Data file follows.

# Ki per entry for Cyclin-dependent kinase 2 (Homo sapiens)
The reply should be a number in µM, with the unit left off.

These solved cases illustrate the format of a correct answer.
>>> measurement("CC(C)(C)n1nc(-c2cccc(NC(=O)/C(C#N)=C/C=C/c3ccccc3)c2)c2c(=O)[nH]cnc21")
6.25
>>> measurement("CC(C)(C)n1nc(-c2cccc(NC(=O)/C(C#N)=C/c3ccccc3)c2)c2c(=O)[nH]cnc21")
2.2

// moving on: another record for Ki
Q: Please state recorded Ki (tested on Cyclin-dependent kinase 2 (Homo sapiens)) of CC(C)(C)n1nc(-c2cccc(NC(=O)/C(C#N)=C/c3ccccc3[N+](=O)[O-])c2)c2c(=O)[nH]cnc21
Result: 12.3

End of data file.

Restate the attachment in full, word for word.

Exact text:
# Ki per entry for Cyclin-dependent kinase 2 (Homo sapiens)
The reply should be a number in µM, with the unit left off.

These solved cases illustrate the format of a correct answer.
>>> measurement("CC(C)(C)n1nc(-c2cccc(NC(=O)/C(C#N)=C/C=C/c3ccccc3)c2)c2c(=O)[nH]cnc21")
6.25
>>> measurement("CC(C)(C)n1nc(-c2cccc(NC(=O)/C(C#N)=C/c3ccccc3)c2)c2c(=O)[nH]cnc21")
2.2

// moving on: another record for Ki
Q: Please state recorded Ki (tested on Cyclin-dependent kinase 2 (Homo sapiens)) of CC(C)(C)n1nc(-c2cccc(NC(=O)/C(C#N)=C/c3ccccc3[N+](=O)[O-])c2)c2c(=O)[nH]cnc21
Result: 12.3